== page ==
So, I expect, that if I’m not knocked off my bike and crushed by a 20 tonne lorry carrying bike helmets, that I may live long enough to see a net decline in available petroleum. Or to put it another way: I may be part of the first generations to see a reduction in number of car miles rather than a steady increase. So, I would not be surprised if in the next forty years, car use decline in the same way it increased in the last forty and we turn from a country of car first for work and pleasure, cycle as a luxury (often first with a long car journey), back to cycle if you can, car if you need it. So, I think kids need to be taught to cycle as part of the basic skills they may need for their adult lives.

Because you have to learn how to ride a bike when young. Children pick it up very easily, they have a huge incentive to start cycling, because it gives them the freedom that other children only get when their parents let them out the car door. Starting cycling as an adult isn’t nearly so easy. It’s like jumping off a boat and expecting to be able to walk on water and not knowing you have to learn to swim: car drivers just haven’t got the muscle mass or control you need to be safe on the roads you would normally travel by car.  They don’t know the tricks that keep cyclists safe (indeed they are actively hostile) – like not ever joining a queue of cars because that is the most dangerous thing you ever did! Instead making your way to the space in front of cars e.g. at traffic lights where you know they can see you: And, getting going before the cars start moving, because you know that when you start off, you wobble sometimes when it goes horribly wrong, well into the path of cars and that is when you are most likely to be run over!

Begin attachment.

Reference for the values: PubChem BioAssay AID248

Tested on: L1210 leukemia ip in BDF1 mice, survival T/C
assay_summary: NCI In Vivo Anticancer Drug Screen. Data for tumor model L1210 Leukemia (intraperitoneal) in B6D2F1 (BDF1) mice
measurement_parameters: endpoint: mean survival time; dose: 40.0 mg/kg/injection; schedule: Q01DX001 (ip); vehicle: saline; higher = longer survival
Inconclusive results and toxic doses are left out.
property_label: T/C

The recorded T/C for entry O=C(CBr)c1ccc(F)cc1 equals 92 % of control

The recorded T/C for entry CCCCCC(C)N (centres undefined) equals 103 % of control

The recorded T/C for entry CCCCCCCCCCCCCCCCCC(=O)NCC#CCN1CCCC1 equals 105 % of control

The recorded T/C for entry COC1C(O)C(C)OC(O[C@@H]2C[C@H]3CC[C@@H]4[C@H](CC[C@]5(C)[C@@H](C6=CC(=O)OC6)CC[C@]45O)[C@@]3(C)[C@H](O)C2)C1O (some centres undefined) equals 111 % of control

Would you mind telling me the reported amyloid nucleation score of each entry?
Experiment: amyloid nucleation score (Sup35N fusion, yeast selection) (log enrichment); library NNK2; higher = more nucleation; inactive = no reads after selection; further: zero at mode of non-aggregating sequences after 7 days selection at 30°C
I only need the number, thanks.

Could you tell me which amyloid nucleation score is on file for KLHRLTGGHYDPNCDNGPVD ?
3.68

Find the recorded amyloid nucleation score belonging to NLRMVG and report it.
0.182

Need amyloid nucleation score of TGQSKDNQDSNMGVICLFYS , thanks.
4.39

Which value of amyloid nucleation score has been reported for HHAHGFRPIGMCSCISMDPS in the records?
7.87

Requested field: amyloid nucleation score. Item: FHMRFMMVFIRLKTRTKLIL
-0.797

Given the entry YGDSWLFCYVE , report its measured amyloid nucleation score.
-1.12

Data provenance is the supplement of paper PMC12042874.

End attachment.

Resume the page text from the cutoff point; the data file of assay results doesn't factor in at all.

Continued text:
So, if riding is going to be increasingly important as petroleum runs out, the last think we should be doing is discouraging children and adults by stupid rules on helmets! And, whilst I would personally encourage others the use of helmets, I personally find that they distract me when I cycle, and I’d rather not be distracted when that 20 tonne lorry of cycle helmets comes past!

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10 Responses to More eco-madness: ban risk taking cyclists

  1. Colin MacDonald says: